List of Artists Who Reconsidered Controversial Lyrics: Rolling Stones Retire ‘Brown Sugar’


List of Artists Who Reconsidered Controversial Lyrics: Rolling Stones Retire ‘Brown Sugar’

During a recent interview with The Los Angeles Times, Mick Jagger and Keith Richards revealed that the Rolling Stones will not be performing their classic 1971 single “Brown Sugar” during their “No Filter” tour this fall.

The song’s lyrics, which include references to a slave ship and violence against Black women in the first few verses, have sparked debate for decades. According to Rolling Stone, the song has been constantly performed onstage by the band for the past five decades, and it ranks second on the group’s list of commonly sung songs at live events.

In a 1995 interview with Rolling Stone, Jagger stated that he “didn’t think” about the possible controversy at the time the song was written, and that he “would never compose that song now.” As people demonstrated against institutional racism in the United States and around the world last summer, record producer Ian Brennan expressed reservations about the Stones’ continued performance of “Brown Sugar.” “The concern is that they continue to perform and profit—and not just perform it, but feature it as the penultimate or final number on their most recent worldwide tour, a tour that shattered the all-time concert industry record for monetary gross at a single show,” Brennan said at the time to Rolling Stone.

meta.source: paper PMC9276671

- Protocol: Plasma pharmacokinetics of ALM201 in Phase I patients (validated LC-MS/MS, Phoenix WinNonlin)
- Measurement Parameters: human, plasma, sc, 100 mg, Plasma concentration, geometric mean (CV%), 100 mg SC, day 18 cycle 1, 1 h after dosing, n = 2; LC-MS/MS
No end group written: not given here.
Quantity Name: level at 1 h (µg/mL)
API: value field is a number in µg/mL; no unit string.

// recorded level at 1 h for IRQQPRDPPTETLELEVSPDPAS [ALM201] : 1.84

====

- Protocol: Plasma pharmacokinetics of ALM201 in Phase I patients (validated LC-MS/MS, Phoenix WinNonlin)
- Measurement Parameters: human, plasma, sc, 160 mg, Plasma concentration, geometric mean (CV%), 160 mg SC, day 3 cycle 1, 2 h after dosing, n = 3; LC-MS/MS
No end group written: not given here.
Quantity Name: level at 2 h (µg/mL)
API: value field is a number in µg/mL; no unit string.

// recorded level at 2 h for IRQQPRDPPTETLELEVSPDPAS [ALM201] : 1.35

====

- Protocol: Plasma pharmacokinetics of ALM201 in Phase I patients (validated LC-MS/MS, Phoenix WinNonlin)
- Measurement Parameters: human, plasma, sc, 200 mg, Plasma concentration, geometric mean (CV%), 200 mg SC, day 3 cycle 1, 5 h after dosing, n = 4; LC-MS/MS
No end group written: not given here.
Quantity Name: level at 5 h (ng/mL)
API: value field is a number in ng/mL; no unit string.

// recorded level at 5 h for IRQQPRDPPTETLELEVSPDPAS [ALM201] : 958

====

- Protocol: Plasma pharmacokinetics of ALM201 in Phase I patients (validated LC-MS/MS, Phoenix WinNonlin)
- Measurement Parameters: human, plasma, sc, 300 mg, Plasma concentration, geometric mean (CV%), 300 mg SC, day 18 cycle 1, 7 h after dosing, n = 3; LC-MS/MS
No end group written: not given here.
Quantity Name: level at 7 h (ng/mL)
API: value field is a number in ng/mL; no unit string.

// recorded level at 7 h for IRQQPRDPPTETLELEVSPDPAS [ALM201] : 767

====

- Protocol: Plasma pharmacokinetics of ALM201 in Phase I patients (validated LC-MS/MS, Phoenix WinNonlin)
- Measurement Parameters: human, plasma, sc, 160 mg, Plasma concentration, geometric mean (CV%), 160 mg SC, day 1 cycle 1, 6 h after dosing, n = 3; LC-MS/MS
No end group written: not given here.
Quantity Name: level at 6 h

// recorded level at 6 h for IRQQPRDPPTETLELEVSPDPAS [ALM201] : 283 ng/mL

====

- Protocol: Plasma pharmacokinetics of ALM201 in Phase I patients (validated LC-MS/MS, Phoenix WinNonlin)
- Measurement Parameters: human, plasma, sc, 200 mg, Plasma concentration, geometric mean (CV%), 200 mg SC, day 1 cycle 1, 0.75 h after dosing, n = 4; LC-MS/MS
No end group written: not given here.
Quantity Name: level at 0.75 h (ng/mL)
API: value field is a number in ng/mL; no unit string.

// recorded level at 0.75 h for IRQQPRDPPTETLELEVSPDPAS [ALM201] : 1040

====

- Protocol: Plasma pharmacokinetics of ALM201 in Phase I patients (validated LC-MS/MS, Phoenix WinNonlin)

The Stones are back on tour after more than a year and have chosen to cease playing the song—at least for the time being. “We’ve performed ‘Brown Sugar’ every night since 1970, so sometimes you think, ‘we’ll take that one out for now and see how it goes,'” Jagger told the Times ahead of their concerts in Los Angeles later this week. Richards also expressed hope that the band will be able to “resurrect the babe in her splendor somewhere down the track,” adding that the band “may put it back in” at some point. The band is far from the first to contemplate playing contentious lyrics years after the song’s release. Those reassessments have happened as recently as a few years following a song’s initial popularity.

Soon after its release in 2013, Robin Thicke’s “Blurred Lines” sparked controversy due to its lyrics, which sparked a debate about consent. Pharrell Williams, who was featured on the in 2019, This is a condensed version of the information.


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